Armed with slang dictionaries and a state statute, Betsy Kluesner sits in judgment over requests for personalized license plates.
If her reference books and sixth sense to spot bad taste fail her, she will sometimes hold the application up to a mirror to see if the combination of letters is backward to the naked eye but revealing through a rear view mirror."We deny about two or three out of 100 requests," the supervisor with the Division of Motor Vehicles said, noting the rejections are too offensive to print in a newspaper.
Despite her efforts, some "no-nos" get by Kluesner and her supervisors. But motorists will likely spot the offending plate and complain. Last October, the division recalled a plate stamped with a racial slur in Spanish.
Business has slowed somewhat for the division the past few months, however, as motorists have awaited the recent legislative approval of a new - and more expensive - seven-character vanity plate, which will become available July 1.A few are already out because the State Tax Commission included a fee schedule for the plates in last year's appropriations bill. The commission halted production, however, when lawmakers protested that the change should be done by amending the law not tacking a new fee schedule onto another bill.
The Legislature amended the law and a personalized 7-character plate will now cost $50 - the previous price was $30 - in addition to the $18 registration fee - and the annual renewal fee has been raised to $10, on top of the regular renewal fee of $12.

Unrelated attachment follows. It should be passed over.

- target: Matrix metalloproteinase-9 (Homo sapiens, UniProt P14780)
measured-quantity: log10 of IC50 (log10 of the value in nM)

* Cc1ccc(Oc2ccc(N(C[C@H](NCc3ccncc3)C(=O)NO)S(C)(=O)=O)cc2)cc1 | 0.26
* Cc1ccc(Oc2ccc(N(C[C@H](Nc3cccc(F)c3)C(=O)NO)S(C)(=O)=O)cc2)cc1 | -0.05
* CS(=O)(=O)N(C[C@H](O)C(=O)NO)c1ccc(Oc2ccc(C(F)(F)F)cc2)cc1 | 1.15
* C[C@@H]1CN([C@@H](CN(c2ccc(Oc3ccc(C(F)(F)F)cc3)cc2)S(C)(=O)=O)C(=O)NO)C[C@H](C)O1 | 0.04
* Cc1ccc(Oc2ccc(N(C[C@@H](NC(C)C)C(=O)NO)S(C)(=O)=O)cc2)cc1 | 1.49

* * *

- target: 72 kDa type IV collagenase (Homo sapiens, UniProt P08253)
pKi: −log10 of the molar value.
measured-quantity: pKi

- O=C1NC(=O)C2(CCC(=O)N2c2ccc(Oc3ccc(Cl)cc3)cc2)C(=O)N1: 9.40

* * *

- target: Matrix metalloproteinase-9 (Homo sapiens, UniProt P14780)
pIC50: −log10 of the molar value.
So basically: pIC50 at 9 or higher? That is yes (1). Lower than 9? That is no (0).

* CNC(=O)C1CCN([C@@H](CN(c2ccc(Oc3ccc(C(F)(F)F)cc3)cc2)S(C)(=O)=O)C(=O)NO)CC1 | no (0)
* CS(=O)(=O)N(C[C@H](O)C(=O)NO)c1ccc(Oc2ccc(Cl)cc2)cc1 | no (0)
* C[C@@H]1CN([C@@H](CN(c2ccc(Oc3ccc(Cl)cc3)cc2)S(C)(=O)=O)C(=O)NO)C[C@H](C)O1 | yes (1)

Special group license plates that identify a specific organization will also be available for the same $50 fee. Those qualifying for a group plate include: Pearl Harbor survivors, Purple Heart award recipients, former prisoners of war, National Guard members, handicapped people, licensed amateur radio operators, antique vehicles, horseless carriages, farm vehicles and organizations that make a significant contribution to Utah.
Although the plates won't be released until mid-summer, the division can accept and process applications before then, director Rick Leimbach said.
And based on the popularity of six-character plates, applications should soon flood in for the plate with room for an extra letter or number - even though it will cost $20 more. Kluesner said she has received a lot of calls from people asking when they should send in their applications for the new plate.
The possibilities for motorists to make a statement will be greater with seven spaces. But Kluesner has been impressed with the ingenuity of those who have managed with just six characters. One motorists, for example, inadvertently predicted the future: On Hoyt's desk is a replacement request for a crumpled and bent plate stamped with the word "CRASH."
But of the 10,000 vanity plates in use, most of the requests identify the individual, such as a name or profession, or his or her vehicle in some way.
Above Hoyt's desk is a copy of the plate on a Volkswagon Beetle somewhere in Utah that says "Bug Off."
Had the plate not been for a Volkswagon, Kluesner could have probably rejected the request for being offensive or in bad taste, which state law prohibits.
"We try to prevent complaints, but sometimes people read more into it" than is intended, Leimbach said.
Other restrictions are that the request must be unique and not already in use, and the combination of letters and numbers must be easy for law enforcement officials to identify. For example, you can't substitute the letter "l" with number "1" to get around a request already taken.